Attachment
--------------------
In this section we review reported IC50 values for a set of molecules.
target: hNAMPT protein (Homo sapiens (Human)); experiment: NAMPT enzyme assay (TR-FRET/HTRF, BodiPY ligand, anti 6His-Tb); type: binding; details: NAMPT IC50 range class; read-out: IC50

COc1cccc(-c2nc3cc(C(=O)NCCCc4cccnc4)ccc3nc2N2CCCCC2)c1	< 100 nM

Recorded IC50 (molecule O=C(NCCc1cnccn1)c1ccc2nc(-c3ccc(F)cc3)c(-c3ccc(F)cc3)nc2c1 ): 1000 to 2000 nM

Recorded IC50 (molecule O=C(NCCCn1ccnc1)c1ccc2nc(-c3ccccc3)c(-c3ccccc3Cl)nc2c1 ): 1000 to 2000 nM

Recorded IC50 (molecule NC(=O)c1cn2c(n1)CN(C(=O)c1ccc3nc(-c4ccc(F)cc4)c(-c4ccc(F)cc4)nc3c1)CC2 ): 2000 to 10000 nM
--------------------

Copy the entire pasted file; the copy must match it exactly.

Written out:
In this section we review reported IC50 values for a set of molecules.
target: hNAMPT protein (Homo sapiens (Human)); experiment: NAMPT enzyme assay (TR-FRET/HTRF, BodiPY ligand, anti 6His-Tb); type: binding; details: NAMPT IC50 range class; read-out: IC50

COc1cccc(-c2nc3cc(C(=O)NCCCc4cccnc4)ccc3nc2N2CCCCC2)c1	< 100 nM

Recorded IC50 (molecule O=C(NCCc1cnccn1)c1ccc2nc(-c3ccc(F)cc3)c(-c3ccc(F)cc3)nc2c1 ): 1000 to 2000 nM

Recorded IC50 (molecule O=C(NCCCn1ccnc1)c1ccc2nc(-c3ccccc3)c(-c3ccccc3Cl)nc2c1 ): 1000 to 2000 nM

Recorded IC50 (molecule NC(=O)c1cn2c(n1)CN(C(=O)c1ccc3nc(-c4ccc(F)cc4)c(-c4ccc(F)cc4)nc3c1)CC2 ): 2000 to 10000 nM